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Most New York child visitation cases involve courts establishing the rights and obligations of the parents as they relate to each other. However, New York family law does contemplate a situation in which a court can order visitation for a child’s grandparents under certain situations. This may even be the case when the custodial parents are against the establishment of such visitation rights.

New York Domestic Relations Law Section 72

As a general matter, section 72 of the New York Domestic Relations Law provides that visitation or custody rights may be appropriate for the grandparents of certain minor children. Subsection 1 deals with visitation rights. This subsection begins by discussing the procedure in a situation in which one or both of the child’s parents have died.

However, this subsection also allows for courts to award visitation to the grandparents even in situations in which one or both of the parents are alive, if the court determines that “equity would see fit to intervene.” This second scenario presents a more interesting situation in which the parents of a child are still alive, and at least one parent is against the issuance of visitation rights to the grandparents. Of course, as is often the case in New York family law matters, the court must also determine that grandparent visitation would be in the best interest of the child.

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This blog article will discuss the pros and cons of overnight parenting time to the non-residential custodial parent onschool nights.  Discovering a schedule for parenting time or child visitation that works for both parties involved in a divorce or child custody case, as well as the children in question can be one of the most important things a single parent does. After all, child custody cases or divorce is difficult enough upon existing family dynamics, without the confusion of an ever-changing and disruptive visitation schedule adding extra problems into the mix. Whether drafting an initial example for a possible parenting time plan, or attempting to make sense of the schedule that the court has presented to you, it’s crucial to remember that different scenarios work better with different circumstances. Ultimately, the visitation that is ordered by the court, and the plans you come up with through mediation and other measures, should reflect the best interests of the children.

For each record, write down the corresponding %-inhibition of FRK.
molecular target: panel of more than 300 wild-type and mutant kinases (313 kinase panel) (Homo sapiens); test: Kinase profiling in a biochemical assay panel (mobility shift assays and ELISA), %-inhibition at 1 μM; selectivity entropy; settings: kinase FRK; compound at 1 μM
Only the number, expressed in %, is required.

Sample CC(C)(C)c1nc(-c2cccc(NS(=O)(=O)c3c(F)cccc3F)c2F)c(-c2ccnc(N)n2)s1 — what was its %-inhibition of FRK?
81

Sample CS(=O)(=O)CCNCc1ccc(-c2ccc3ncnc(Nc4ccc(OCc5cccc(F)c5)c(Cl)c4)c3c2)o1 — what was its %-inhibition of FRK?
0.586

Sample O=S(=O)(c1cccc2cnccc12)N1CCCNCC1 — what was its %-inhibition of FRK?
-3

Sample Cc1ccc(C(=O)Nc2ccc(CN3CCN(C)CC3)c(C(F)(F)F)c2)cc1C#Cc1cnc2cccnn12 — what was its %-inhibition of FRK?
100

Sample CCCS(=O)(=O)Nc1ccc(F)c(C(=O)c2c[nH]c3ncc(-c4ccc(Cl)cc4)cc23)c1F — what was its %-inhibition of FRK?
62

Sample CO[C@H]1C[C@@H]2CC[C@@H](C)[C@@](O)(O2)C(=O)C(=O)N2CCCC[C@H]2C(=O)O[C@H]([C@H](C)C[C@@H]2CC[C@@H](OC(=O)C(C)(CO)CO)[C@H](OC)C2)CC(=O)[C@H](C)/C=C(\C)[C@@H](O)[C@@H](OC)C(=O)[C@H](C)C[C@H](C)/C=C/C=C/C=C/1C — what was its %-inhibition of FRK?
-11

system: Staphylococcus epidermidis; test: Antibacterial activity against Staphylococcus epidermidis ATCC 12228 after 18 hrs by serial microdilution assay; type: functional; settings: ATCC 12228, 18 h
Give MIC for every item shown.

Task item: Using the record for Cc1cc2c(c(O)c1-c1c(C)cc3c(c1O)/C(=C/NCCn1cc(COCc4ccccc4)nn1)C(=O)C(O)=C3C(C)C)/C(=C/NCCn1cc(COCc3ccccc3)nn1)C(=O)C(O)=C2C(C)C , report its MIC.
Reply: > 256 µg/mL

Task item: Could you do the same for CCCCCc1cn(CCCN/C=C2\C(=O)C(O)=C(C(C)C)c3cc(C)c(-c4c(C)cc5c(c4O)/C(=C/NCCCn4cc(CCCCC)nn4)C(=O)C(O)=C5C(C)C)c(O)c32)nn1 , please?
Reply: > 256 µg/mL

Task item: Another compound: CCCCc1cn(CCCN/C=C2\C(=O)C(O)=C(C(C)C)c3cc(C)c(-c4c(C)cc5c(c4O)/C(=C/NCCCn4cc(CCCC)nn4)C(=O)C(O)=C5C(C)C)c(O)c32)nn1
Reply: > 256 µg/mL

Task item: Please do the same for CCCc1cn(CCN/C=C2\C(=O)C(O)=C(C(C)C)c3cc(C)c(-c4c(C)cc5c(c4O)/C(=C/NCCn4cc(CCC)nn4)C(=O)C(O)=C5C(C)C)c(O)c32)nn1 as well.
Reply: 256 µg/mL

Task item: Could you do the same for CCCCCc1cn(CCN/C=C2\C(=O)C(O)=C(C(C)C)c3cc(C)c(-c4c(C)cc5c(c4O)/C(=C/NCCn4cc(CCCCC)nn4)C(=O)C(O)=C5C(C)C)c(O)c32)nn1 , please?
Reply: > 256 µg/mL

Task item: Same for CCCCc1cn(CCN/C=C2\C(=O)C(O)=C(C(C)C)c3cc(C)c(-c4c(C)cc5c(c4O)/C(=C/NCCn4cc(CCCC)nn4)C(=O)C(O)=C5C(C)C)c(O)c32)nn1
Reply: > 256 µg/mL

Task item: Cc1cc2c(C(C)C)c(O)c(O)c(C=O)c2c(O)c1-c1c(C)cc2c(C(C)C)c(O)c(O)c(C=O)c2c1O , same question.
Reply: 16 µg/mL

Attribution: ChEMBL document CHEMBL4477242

Although each family is unique, there are some arrangements in the world of custody that have gathered more popularity than others – remaining a favorite of many family court counselors and parents who choose to develop their own parenting plans. Indeed, I often see many parents opting for the most common “alternating weekend” schedule, with some modifications here and there designed to cater for specific families. However, parenting time schedules are much more flexible than you might think, and there are other options available when it comes to meeting the individual needs of each unique family. For instance, you might find that your ideal schedule allows for extended weekend visitations that permit the children to have more time with the non-custodial parent. On the other hand, you might even look into the possibility of mid-week overnight visitation.  However, sometimes that might not be in the best interest of the children.  Whether or not overnight visitation on school nights is appropriate really depends on the specific family. Continue reading